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Vietnamese Pho Tai (Beef Noodle Soup)

In Asian, Rice and Noodle Dishes, Soups on March 6, 2010 at pm


I love Pho Tai – Vietnamese rare beef and noodles in soup.  But I’m too often disappointed by the unauthentic, MSG and chicken broth, cheap imitations that most restaurants serve.  So I finally decided to try making it myself.  I can’t even describe how excited I was when I tried the Pho recipe from the cookbook, Into the Vietnamese Kitchen by Andrea Nguyen.  I could tell from the smell of the broth, even before I tasted it, that I had found the perfect recipe.  This is an authentic, delicious, and easy to make broth that is so good, that I’ll never be compelled to order Pho from a restaurant again.  If you have leftover daikon radish, see here for a list of other recipes.

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Udon Noodles, Broth and Panko Crusted Chicken

In Meat and Eggs, Rice and Noodle Dishes on March 2, 2010 at pm

Udon noodles: This was my first time making any sort of pasta from scratch and it was surprisingly easy.  Since Japanese udon noodles are supposed to be thick (4 – 8 mm) and chewy, no machinery was required to make this.  I plan to eventually buy the pasta making attachments for my stand mixer, so one day I’ll make italian pasta from scratch too.

Udon broth: My favourite way to eat udon noodles is in Japanese broth.  However, I am often disappointed with the unauthentic broth variations served at most restaurants and I don’t like using powdered soup mixes because of the MSG, excess sodium and preservatives.  So I was Very excited to see an authentic dashi recipe on the Rasa Malaysia food blog provided by a Japanese guest writer.  Dashi is a type of Japanese stock that is usually seafood based, using ingredients such as shaved bonito (a type of fish) flakes and kombu (kelp).  Unlike chicken or beef stocks, dashi takes only minutes to make.  It is a basic soup recipe to which you can add whatever ingredients you like (see variation suggestions in the recipe below).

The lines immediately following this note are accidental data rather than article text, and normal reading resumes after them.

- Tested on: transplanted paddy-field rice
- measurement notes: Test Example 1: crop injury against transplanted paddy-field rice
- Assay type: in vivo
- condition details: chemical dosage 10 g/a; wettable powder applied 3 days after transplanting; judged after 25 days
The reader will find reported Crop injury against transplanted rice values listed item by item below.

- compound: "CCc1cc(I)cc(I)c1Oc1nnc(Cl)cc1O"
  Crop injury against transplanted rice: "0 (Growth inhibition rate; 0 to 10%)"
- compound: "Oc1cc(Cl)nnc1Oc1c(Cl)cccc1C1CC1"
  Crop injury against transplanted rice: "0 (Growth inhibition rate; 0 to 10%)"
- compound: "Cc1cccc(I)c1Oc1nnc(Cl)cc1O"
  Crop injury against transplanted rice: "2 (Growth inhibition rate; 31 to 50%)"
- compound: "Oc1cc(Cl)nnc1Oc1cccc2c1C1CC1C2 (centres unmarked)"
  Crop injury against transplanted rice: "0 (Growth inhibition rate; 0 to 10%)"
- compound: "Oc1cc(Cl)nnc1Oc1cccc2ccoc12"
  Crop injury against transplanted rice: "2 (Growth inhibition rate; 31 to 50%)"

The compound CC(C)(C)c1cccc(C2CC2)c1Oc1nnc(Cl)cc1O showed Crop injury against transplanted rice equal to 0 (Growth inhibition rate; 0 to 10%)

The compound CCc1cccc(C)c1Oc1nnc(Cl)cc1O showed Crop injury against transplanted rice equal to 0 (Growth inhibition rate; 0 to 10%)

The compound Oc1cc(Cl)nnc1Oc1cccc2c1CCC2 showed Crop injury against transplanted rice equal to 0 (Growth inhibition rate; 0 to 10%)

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Thai Red Curry

In Other Asian Foods on February 26, 2010 at pm

Thai red curry is spicier than yellow curry but milder than the green (link to my green curry recipe here).  These are incredibly easy to make and like Chinese stir fries, you can pretty much throw in any meat and/or vegetables that you happen to have around.  I like to make these with chicken and at least 2 types of differently coloured vegetables.  Personally, my favourite thing to put into a thai red curry is fresh Japanese enoki mushrooms.  This curry is great when made to be vegetarian/vegan too.